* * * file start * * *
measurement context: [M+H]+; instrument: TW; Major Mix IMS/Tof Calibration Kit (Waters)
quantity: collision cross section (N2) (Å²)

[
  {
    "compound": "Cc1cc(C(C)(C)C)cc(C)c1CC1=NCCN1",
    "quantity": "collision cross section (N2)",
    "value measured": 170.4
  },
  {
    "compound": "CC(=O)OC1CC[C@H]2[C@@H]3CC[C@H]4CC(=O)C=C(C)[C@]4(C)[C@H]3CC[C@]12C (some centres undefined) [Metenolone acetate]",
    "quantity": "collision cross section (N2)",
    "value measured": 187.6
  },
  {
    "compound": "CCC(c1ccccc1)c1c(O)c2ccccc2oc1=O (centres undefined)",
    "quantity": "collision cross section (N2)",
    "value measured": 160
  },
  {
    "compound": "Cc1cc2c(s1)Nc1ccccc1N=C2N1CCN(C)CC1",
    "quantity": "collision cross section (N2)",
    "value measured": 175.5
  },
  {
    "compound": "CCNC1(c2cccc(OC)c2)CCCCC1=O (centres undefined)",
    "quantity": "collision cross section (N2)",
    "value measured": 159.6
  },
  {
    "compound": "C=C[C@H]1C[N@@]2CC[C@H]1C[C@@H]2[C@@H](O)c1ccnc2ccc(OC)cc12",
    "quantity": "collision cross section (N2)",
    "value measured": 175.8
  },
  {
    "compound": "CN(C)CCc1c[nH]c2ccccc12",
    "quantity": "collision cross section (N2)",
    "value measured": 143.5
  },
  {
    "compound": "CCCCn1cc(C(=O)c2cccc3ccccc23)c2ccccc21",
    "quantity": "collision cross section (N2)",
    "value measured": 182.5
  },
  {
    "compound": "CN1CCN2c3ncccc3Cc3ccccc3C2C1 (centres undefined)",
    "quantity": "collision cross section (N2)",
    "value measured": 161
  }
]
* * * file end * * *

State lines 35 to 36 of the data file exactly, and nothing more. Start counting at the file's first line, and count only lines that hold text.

    "compound": "CN(C)CCc1c[nH]c2ccccc12",
    "quantity": "collision cross section (N2)",